Thursday, August 05, 2010


On December 8, 2009, the Centers for Medicare and Medicaid Services (CMS) announced that Medicare would be expanding coverage for preventive services to include HIV screening. Behind this there is a story.

When Medicare was established in 1965, it was purely a program to pay for treatment, not prevention. It took a long time before preventive services began being added, a little at a time, and each one literally required an act of Congress.  For example, mammography coverage began in 1988, Pap testing in 1989. But as of 2009, 28 years into the HIV/AIDS epidemic, HIV testing was still only approved as a diagnostic measure after symptoms had already developed or following an exposure.

In 2008, Congress finally passed a bill that enabled CMS to issue rules covering additional preventive services, without going back to Congress, provided that the services were recommended by the U.S. Preventive Services Task Force. One such preventive service recommended by the Task Force was HIV screening. In spring, 2009, CMS staff were working on plans to post on the Web in September a proposal to make HIV screening the first new preventive service to be covered under this act, and were soliciting public comment. Beyond AIDS was initially unaware of this plan.

Hattis on temporary USPHS duty on a NOAA research vessel, passing an iceberg over the mid-Atlantic ridge, June 2009

However, in August 2009, Beyond AIDS President Ron Hattis, who had recently become eligible for Medicare, happened to need an HIV test as part of a physical exam for renewing his reserve status in the U.S. Public Health Service.

Hattis was shocked to get a bill for $77.00 from the laboratory, and called CMS to find out why Medicare did not cover HIV screening.  He learned that Medicare had never covered HIV screening, but that this was a timely issue being considered due to the 2008 legislation.  Hattis quickly engaged Beyond AIDS to provide testimony during the brief comment period, and to solicit the support of additional organizations.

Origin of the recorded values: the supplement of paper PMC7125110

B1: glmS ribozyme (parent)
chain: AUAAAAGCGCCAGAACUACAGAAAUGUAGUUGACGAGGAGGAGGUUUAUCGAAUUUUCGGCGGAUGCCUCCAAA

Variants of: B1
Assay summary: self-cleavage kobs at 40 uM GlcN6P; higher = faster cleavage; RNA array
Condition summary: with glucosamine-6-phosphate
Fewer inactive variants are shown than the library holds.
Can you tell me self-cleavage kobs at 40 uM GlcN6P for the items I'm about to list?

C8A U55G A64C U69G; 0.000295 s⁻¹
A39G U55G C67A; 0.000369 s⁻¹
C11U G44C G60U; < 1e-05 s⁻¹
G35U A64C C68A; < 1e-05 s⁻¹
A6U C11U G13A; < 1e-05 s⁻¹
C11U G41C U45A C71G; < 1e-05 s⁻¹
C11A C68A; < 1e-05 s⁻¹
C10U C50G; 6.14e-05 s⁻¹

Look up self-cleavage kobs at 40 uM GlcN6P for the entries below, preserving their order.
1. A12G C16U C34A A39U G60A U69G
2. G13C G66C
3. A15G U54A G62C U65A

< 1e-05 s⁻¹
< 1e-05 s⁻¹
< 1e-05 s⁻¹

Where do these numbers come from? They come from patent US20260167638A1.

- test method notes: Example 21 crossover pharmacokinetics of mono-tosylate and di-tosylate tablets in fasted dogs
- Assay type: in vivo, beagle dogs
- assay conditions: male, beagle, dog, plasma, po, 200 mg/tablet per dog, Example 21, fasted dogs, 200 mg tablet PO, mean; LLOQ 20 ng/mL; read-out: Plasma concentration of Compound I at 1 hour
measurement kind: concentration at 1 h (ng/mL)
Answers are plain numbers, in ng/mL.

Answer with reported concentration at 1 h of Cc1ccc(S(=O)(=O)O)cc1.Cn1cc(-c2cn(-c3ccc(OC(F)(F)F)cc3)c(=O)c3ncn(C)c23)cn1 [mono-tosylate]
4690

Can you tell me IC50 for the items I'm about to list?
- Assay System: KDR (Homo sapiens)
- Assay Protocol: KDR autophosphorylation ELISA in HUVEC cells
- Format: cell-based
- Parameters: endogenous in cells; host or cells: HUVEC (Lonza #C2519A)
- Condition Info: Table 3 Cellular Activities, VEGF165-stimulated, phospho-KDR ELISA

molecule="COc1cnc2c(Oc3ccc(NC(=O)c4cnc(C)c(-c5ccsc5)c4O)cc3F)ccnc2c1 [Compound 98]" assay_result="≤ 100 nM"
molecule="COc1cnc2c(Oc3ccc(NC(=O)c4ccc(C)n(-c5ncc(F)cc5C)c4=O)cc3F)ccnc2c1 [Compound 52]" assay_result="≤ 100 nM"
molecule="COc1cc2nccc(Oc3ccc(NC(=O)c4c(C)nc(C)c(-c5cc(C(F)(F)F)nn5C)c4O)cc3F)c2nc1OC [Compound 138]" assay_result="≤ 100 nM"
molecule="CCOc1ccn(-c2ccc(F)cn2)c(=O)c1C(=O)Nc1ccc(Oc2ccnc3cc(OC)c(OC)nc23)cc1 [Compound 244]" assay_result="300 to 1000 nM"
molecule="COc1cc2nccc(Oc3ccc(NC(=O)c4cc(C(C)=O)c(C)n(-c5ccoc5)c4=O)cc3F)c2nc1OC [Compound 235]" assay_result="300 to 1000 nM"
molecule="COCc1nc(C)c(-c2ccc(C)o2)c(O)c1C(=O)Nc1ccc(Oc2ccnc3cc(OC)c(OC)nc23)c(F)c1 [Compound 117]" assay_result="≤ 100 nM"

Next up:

Beyond AIDS initially feared that the Medicare proposal would leave off persons 65 and older, who are the vast majority of Medicare beneficiaries, and would not provide for more than one test a year under any circumstances. That was because the Task Force recommendation on HIV screening had been silent on the issues of age and repeat testing; and CDC's testing recommendations of September 2006 had recommended testing only for ages 13-64 and "at least" once a year for high risk individuals. When the proposal was posted in September, it fortunately did not include an age restriction, but did have a limitation of one test per year. Beyond AIDS posted testimony during the brief public comment period, and succeeded in soliciting similar testimony from the California Medical Association and the California Academy of Preventive Medicine, urging adoption of the proposal. All three organizations urged coverage of up to three tests per year, noting a number of indications for testing more than once in a year (such as pregnant women, persons with recent or ongoing exposure, and those whose Western Blot confirmatory tests are indeterminate).

Testimony was overwhelmingly positive for expanding Medicare to cover HIV testing, but Beyond AIDS and its allies were almost alone in suggesting flexibility in the one test a year limitation. In the final rule issued December 8 after consideration of all the testimony, HIV screening for all beneficiaries was covered, and additional tests for pregnant women were authorized, a partial victory for Beyond AIDS.

Hopefully, CMS will proceed with similar proposals for additional prevention services recommended by the Task Force. The Obama administration has since announced, on July 14, 2010, its intent to require other types of health insurance operating under the new health care reform plan to cover all preventive services recommended by the Task Force, at no cost to patients.

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